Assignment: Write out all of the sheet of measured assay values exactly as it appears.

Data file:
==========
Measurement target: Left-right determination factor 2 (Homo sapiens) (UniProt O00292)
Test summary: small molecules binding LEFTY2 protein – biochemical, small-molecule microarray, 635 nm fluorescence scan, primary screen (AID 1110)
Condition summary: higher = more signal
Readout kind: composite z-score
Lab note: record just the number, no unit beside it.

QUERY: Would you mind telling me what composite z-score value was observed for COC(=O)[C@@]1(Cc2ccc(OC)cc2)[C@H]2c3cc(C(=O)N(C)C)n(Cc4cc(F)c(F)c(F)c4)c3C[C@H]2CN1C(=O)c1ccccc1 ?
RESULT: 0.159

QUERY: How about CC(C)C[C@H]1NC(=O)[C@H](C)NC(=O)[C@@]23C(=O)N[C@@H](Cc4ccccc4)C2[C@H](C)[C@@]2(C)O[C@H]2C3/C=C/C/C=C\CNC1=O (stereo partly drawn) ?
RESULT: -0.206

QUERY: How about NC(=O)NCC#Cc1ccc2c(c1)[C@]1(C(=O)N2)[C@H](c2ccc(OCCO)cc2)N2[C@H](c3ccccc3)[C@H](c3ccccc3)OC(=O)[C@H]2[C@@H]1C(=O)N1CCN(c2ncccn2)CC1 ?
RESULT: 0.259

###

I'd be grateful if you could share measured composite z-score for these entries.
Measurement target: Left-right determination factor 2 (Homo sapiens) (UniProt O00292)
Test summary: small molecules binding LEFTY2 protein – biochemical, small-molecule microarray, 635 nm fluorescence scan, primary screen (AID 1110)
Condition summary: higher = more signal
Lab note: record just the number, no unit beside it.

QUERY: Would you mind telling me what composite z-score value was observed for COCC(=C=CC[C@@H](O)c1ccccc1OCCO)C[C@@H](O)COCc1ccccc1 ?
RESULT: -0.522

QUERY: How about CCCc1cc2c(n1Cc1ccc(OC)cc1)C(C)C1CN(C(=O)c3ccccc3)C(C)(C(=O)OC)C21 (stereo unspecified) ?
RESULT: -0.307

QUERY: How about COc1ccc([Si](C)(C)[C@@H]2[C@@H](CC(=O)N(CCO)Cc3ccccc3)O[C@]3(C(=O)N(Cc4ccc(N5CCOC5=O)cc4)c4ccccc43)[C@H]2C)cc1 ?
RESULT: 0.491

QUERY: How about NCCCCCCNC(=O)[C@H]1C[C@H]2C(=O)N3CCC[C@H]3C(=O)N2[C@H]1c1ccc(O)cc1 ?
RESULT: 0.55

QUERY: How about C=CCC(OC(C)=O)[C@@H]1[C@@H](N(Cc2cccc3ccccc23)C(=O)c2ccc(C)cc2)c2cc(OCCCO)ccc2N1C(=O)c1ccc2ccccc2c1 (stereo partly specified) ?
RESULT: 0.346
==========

Measurement target: Left-right determination factor 2 (Homo sapiens) (UniProt O00292)
Test summary: small molecules binding LEFTY2 protein – biochemical, small-molecule microarray, 635 nm fluorescence scan, primary screen (AID 1110)
Condition summary: higher = more signal
Readout kind: composite z-score
Lab note: record just the number, no unit beside it.

QUERY: Would you mind telling me what composite z-score value was observed for COC(=O)[C@@]1(Cc2ccc(OC)cc2)[C@H]2c3cc(C(=O)N(C)C)n(Cc4cc(F)c(F)c(F)c4)c3C[C@H]2CN1C(=O)c1ccccc1 ?
RESULT: 0.159

QUERY: How about CC(C)C[C@H]1NC(=O)[C@H](C)NC(=O)[C@@]23C(=O)N[C@@H](Cc4ccccc4)C2[C@H](C)[C@@]2(C)O[C@H]2C3/C=C/C/C=C\CNC1=O (stereo partly drawn) ?
RESULT: -0.206

QUERY: How about NC(=O)NCC#Cc1ccc2c(c1)[C@]1(C(=O)N2)[C@H](c2ccc(OCCO)cc2)N2[C@H](c3ccccc3)[C@H](c3ccccc3)OC(=O)[C@H]2[C@@H]1C(=O)N1CCN(c2ncccn2)CC1 ?
RESULT: 0.259

###

I'd be grateful if you could share measured composite z-score for these entries.
Measurement target: Left-right determination factor 2 (Homo sapiens) (UniProt O00292)
Test summary: small molecules binding LEFTY2 protein – biochemical, small-molecule microarray, 635 nm fluorescence scan, primary screen (AID 1110)
Condition summary: higher = more signal
Lab note: record just the number, no unit beside it.

QUERY: Would you mind telling me what composite z-score value was observed for COCC(=C=CC[C@@H](O)c1ccccc1OCCO)C[C@@H](O)COCc1ccccc1 ?
RESULT: -0.522

QUERY: How about CCCc1cc2c(n1Cc1ccc(OC)cc1)C(C)C1CN(C(=O)c3ccccc3)C(C)(C(=O)OC)C21 (stereo unspecified) ?
RESULT: -0.307

QUERY: How about COc1ccc([Si](C)(C)[C@@H]2[C@@H](CC(=O)N(CCO)Cc3ccccc3)O[C@]3(C(=O)N(Cc4ccc(N5CCOC5=O)cc4)c4ccccc43)[C@H]2C)cc1 ?
RESULT: 0.491

QUERY: How about NCCCCCCNC(=O)[C@H]1C[C@H]2C(=O)N3CCC[C@H]3C(=O)N2[C@H]1c1ccc(O)cc1 ?
RESULT: 0.55

QUERY: How about C=CCC(OC(C)=O)[C@@H]1[C@@H](N(Cc2cccc3ccccc23)C(=O)c2ccc(C)cc2)c2cc(OCCCO)ccc2N1C(=O)c1ccc2ccccc2c1 (stereo partly specified) ?
RESULT: 0.346